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Wednesday, July 29, 2015

Transportation Inequality

I love to travel. It is among the best ways to learn about the diversity in the broadest sense of the term.  For instance without driving across states such as Kansas, Iowa, and Nebraska one truly understands the term "America's bread basket". Our cities are also remarkably diverse. We have the fast paced energy of New York City and the cool chill of Seattle and Portland. We have dense urban areas and stunningly isolated ranges like the Wind River Valley in Wyoming. Our national parks are impressive and it is beyond my ability to describe their beauty. Not even Ken Burns multi part documentary adequately showed off the national parks.

There is one constant for me when I travel. Access to mass transportation for a person such as myself that uses a wheelchair is routinely difficult in the extreme. Buses, trains, subways, taxis, planes all needlessly create chaos that undermine the ability of people with a disability  to travel. Airlines routinely destroy wheelchairs. Wheelchair lifts on buses are somehow broken or the drivers refuse to use the lift often claiming ignorance. Accessible taxis are as rare as diamonds in many cities. Subways in the vast majority of cities are grossly inaccessible. Rental car companies often do not have the car with hand controls rented weeks or days in advance. Shuttle buses at airports are not always accessible. Hotel shuttle buses are also typically not accessible. Profound and difficult problems abound. Discount travel is pure folly. Airbnd and Uber have been hostile to people with a disability and been sued multiple times. Hotels usually have a severely limited number of accessible rooms all too often located next to the ice machine, across from the elevator or another undesirable location. Restaurants have what I call "cripple tables", like hotel rooms, the location is terrible.

Clearly the presence of people with a disability when traveling is a problem--an individual problem for which others are ever so sorry exists. I do not want an "I am sorry" I want to be equal to the bipedal hordes that the country is designed for. The lack of access has been on my mind since I left Boston. Unlike the NYC subway system, the Boston T is remarkably accessible. About 80% of the stops are accessible. In NYC I would guess at most 20% of MTA stops are accessible. Essentially the NYC subway system is useless if you use a wheelchair. I do not even bother to consider it as an option. This graphic more than my words highlight just how bad the NYC subway is in terms of access.

First, the MTA map for bipeds:

Now a map for the MTA accessible stops. This does not take into consideration all the broken elevators which is a sizable percentage.

I have looked at the maps above for over a month. I shake my head in wonder and concern. How is a poor or middle class person using a wheelchair going to get to work on a timely and inexpensive way? In NYC it is not the subway system. If you use a wheelchair and want to use the mass transit system in NYC the bus is the best option. MTA bus drivers may not be friendly but they rarely complain about operating the wheelchair lift. No mass transportation system is ideal.  My only complaint with the Boston T was the elevators. They are filthy and the stench can be overwhelming. Worse, they are used by some as a toilet or a place to smoke pot and crack. What I felt in Boston using the subway was freedom. I had the freedom to get from point A to point B quickly inexpensively and efficiently. The only other city I could say the same about is San Francisco and BART. The fact severely limited mass transportation options exist helps explain in part why so many people with a disability are unemployed--a number that has not changed since the ADA was signed into law. So pardon me if I remain cranky about all the ADA parties, marches, and heaps of praise the law has received the last few weeks.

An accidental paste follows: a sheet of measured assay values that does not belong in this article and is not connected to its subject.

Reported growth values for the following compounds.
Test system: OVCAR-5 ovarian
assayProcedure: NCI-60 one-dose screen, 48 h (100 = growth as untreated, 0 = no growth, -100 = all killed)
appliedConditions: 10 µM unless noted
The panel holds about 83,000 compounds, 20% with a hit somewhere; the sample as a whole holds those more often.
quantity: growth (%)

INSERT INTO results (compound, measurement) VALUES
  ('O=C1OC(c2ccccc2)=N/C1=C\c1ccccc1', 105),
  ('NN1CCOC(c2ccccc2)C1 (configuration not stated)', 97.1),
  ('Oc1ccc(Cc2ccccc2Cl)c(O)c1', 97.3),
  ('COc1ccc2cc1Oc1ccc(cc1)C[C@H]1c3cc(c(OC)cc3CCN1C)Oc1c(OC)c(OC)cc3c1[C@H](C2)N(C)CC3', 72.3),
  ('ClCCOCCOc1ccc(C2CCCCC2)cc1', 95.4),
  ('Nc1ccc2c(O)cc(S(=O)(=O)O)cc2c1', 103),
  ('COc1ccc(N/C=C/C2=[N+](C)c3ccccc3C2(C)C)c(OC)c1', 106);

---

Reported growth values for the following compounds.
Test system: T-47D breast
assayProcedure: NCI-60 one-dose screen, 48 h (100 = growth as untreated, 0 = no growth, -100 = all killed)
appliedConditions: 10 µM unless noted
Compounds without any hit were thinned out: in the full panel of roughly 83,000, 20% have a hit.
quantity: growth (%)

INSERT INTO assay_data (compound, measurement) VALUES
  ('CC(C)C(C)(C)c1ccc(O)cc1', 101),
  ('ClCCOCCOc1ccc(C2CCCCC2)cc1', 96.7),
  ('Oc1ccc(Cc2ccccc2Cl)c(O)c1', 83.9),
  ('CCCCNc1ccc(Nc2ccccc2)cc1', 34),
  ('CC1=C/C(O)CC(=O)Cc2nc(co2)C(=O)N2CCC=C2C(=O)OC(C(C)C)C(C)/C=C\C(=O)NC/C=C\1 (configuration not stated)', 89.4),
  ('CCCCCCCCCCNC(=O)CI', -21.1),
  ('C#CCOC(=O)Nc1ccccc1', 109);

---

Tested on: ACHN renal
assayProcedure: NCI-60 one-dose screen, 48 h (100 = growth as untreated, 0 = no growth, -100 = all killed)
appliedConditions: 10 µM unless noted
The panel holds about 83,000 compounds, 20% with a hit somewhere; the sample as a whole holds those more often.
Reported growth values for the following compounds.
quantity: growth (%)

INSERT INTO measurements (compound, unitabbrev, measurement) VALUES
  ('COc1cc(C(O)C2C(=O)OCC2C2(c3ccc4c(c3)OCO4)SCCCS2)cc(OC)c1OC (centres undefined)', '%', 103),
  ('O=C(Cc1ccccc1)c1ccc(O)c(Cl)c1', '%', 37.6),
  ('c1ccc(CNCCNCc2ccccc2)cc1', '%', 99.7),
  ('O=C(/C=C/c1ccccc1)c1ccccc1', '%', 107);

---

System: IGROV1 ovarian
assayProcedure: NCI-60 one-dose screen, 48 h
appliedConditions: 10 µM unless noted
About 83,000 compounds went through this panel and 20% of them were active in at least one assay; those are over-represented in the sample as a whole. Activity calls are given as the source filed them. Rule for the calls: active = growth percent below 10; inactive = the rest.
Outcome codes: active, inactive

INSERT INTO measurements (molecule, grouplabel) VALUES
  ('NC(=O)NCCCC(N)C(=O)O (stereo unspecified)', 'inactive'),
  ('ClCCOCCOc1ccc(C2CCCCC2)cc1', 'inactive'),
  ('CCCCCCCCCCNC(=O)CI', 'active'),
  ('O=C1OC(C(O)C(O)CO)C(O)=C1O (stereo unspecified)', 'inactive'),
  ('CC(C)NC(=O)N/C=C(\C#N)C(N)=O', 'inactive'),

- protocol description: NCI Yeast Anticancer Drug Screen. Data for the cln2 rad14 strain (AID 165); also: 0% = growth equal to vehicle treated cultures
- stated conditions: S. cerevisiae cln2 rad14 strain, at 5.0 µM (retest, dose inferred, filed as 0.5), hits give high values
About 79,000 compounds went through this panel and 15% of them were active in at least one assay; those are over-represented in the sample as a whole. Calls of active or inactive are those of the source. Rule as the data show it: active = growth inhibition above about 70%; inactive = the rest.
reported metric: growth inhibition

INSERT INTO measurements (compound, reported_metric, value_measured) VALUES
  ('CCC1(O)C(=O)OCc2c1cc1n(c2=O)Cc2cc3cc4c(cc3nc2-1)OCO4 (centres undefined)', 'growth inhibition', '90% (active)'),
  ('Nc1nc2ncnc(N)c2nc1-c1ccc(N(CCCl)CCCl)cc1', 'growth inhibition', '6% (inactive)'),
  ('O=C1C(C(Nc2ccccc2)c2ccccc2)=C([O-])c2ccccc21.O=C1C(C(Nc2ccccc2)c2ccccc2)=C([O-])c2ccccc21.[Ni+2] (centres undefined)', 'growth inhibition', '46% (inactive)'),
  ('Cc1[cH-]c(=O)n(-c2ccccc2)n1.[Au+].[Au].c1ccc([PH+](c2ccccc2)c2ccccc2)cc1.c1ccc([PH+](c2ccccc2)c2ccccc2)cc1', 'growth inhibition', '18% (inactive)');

My good friend and colleague Stephen Kuusiso is like me in that we are both weary of ADA celebrations. Life for we people with a disability is hard. This is not a woe is me observation. It is simply a fact. In Kuusito's blog Planet of the Blind he recently wrote he is a "sour puss".

I feel as if the celebrations are taking place while Rome is burning. What a sour puss! 
As of today, only 25% of college students with disabilities actually graduate.
As of today, 70% of the disabled remain unemployed.
As of today, airlines destroy wheelchairs in transit at alarming rates.
As of today, public transportation remains marginally accessible in most cities.
As of today, I could go on and on…
Sour puss indeed.
“But Kuusisto,” you say, “haven’t we made significant progress since 1990? Can’t you see that?”
I’m not sure.  Most businesses and universities think of the ADA as “an unfunded mandate” and treat it with disrespect.
Progress. How we Americans love progress. Progress and the ADA do not do much good for the person with a  disability that wants to travel. If I fly to Chicago, Denver, Seattle, San Jose, New Orleans and dozens of other cities and ask a myriad of people how can I get from the airport to downtown the most common reply is "I have no idea". I find this unacceptable. So please let's stop talking about how great the ADA is. The ADA was a start, nothing more than a start that has not been supported by the general population of the United States. What I hear again and again is the ADA is an unfunded social mandate. This disturbs me. The ADA is Civil Rights legislation designed to protect the rights of people with a disability. Frankly, the law is weak, poorly written, and ignored. I am not happy and will continue to express my displeasure. Screw the ADA parties. Go form a protest, practice civil disobedience and make the nation accessible to all. The ADA sure has not been all its cracked up to me.

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